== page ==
plug-book-cover.jpegWhere do the characters in Robert Walser’s works come from? The question is posed by Walter Benjamin, who quickly provides an answer in what remains the most provocative reading of the Swiss German modernist to date: emerging from the night of madness and myth, Walser’s figures “have all been healed.”  If we want to come to terms with the process of healing, Benjamin maintains, we must dare to approach Walser’s Snow WhiteThey Have All Been Healed takes up and extends Benjamin’s assessment by tracing figures of healing throughout major works by Walser, from his masterpieces The Walk and Jakob von Gunten to the highly enigmatic The Robber.  It does so at the same time to trace critical and theoretical, philosophical, and even filmic tradition that, explicitly or not, works out the theological implications of Benjamin’s key word, Heilung, as a conception of salvation.  The readings offered here recast one of the major authors of the twentieth century by taking the risk of an experience with Walser and his most provocative readers that equally offers a new conception of what is understood by healing and salvation. 2016, Northwestern University Press.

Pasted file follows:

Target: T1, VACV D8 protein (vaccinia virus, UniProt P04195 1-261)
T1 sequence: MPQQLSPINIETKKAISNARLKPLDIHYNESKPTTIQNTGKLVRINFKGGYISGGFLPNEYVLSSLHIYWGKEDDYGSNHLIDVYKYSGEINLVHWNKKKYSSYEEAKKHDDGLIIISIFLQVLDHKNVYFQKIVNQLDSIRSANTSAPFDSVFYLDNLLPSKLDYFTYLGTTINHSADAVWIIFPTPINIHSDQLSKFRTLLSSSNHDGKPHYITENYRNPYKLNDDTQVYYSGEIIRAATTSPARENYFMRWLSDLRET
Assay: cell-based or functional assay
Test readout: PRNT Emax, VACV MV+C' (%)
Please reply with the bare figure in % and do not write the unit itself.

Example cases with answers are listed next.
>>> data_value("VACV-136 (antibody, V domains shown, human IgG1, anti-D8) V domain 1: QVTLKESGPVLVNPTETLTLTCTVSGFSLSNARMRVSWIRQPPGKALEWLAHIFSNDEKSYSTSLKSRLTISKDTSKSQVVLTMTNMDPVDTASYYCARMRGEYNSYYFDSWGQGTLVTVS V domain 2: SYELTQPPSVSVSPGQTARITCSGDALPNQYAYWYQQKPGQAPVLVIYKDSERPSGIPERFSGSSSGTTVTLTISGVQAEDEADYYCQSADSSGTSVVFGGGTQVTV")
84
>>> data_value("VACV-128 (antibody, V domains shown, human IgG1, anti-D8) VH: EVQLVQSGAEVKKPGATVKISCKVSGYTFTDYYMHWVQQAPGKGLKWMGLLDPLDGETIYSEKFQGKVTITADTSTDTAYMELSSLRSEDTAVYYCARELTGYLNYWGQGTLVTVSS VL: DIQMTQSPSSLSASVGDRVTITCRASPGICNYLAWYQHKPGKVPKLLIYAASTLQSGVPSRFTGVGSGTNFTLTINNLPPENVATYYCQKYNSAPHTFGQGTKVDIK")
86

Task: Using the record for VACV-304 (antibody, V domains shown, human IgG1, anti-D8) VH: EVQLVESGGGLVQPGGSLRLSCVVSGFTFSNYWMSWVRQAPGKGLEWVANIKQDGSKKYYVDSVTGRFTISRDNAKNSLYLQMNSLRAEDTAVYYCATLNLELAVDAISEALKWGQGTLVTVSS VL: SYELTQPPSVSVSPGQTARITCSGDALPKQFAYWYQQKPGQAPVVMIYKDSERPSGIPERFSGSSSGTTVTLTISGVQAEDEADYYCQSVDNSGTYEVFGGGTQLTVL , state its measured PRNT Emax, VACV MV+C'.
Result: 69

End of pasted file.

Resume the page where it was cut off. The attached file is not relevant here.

Plug - BordersBorders of a Lip: Romanticism, Language, History, Politics